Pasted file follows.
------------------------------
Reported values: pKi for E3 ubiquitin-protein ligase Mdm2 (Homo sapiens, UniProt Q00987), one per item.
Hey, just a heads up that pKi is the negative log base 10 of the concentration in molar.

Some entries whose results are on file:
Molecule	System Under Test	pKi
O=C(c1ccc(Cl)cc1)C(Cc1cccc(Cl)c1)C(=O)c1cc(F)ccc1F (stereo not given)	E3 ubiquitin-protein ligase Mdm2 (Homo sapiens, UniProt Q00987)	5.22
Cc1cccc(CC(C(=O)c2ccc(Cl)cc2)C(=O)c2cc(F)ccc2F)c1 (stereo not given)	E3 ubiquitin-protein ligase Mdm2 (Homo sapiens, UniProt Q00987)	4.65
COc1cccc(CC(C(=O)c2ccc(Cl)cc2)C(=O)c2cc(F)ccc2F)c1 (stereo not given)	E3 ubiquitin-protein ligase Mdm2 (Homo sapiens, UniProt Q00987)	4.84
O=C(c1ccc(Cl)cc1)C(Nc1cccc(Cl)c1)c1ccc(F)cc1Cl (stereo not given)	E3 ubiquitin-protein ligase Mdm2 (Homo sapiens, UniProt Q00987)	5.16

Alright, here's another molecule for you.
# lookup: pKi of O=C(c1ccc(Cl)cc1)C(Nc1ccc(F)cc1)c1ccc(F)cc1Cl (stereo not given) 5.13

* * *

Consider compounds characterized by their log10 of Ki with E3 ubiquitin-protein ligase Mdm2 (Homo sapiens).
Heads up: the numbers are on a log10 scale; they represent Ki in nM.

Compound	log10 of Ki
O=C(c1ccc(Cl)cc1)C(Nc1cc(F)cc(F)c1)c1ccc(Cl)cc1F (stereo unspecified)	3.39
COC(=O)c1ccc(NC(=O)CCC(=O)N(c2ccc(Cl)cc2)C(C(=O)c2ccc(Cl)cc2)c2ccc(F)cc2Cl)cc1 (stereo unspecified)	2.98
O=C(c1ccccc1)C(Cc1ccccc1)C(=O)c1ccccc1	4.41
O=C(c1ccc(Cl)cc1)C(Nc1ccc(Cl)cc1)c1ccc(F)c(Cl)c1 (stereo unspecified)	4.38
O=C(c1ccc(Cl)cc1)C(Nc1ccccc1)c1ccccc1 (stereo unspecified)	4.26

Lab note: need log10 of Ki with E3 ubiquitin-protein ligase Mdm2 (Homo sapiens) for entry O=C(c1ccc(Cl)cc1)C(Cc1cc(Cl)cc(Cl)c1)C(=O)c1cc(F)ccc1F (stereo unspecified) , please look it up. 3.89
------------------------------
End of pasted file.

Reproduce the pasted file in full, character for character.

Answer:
Reported values: pKi for E3 ubiquitin-protein ligase Mdm2 (Homo sapiens, UniProt Q00987), one per item.
Hey, just a heads up that pKi is the negative log base 10 of the concentration in molar.

Some entries whose results are on file:
Molecule	System Under Test	pKi
O=C(c1ccc(Cl)cc1)C(Cc1cccc(Cl)c1)C(=O)c1cc(F)ccc1F (stereo not given)	E3 ubiquitin-protein ligase Mdm2 (Homo sapiens, UniProt Q00987)	5.22
Cc1cccc(CC(C(=O)c2ccc(Cl)cc2)C(=O)c2cc(F)ccc2F)c1 (stereo not given)	E3 ubiquitin-protein ligase Mdm2 (Homo sapiens, UniProt Q00987)	4.65
COc1cccc(CC(C(=O)c2ccc(Cl)cc2)C(=O)c2cc(F)ccc2F)c1 (stereo not given)	E3 ubiquitin-protein ligase Mdm2 (Homo sapiens, UniProt Q00987)	4.84
O=C(c1ccc(Cl)cc1)C(Nc1cccc(Cl)c1)c1ccc(F)cc1Cl (stereo not given)	E3 ubiquitin-protein ligase Mdm2 (Homo sapiens, UniProt Q00987)	5.16

Alright, here's another molecule for you.
# lookup: pKi of O=C(c1ccc(Cl)cc1)C(Nc1ccc(F)cc1)c1ccc(F)cc1Cl (stereo not given) 5.13

* * *

Consider compounds characterized by their log10 of Ki with E3 ubiquitin-protein ligase Mdm2 (Homo sapiens).
Heads up: the numbers are on a log10 scale; they represent Ki in nM.

Compound	log10 of Ki
O=C(c1ccc(Cl)cc1)C(Nc1cc(F)cc(F)c1)c1ccc(Cl)cc1F (stereo unspecified)	3.39
COC(=O)c1ccc(NC(=O)CCC(=O)N(c2ccc(Cl)cc2)C(C(=O)c2ccc(Cl)cc2)c2ccc(F)cc2Cl)cc1 (stereo unspecified)	2.98
O=C(c1ccccc1)C(Cc1ccccc1)C(=O)c1ccccc1	4.41
O=C(c1ccc(Cl)cc1)C(Nc1ccc(Cl)cc1)c1ccc(F)c(Cl)c1 (stereo unspecified)	4.38
O=C(c1ccc(Cl)cc1)C(Nc1ccccc1)c1ccccc1 (stereo unspecified)	4.26

Lab note: need log10 of Ki with E3 ubiquitin-protein ligase Mdm2 (Homo sapiens) for entry O=C(c1ccc(Cl)cc1)C(Cc1cc(Cl)cc(Cl)c1)C(=O)c1cc(F)ccc1F (stereo unspecified) , please look it up. 3.89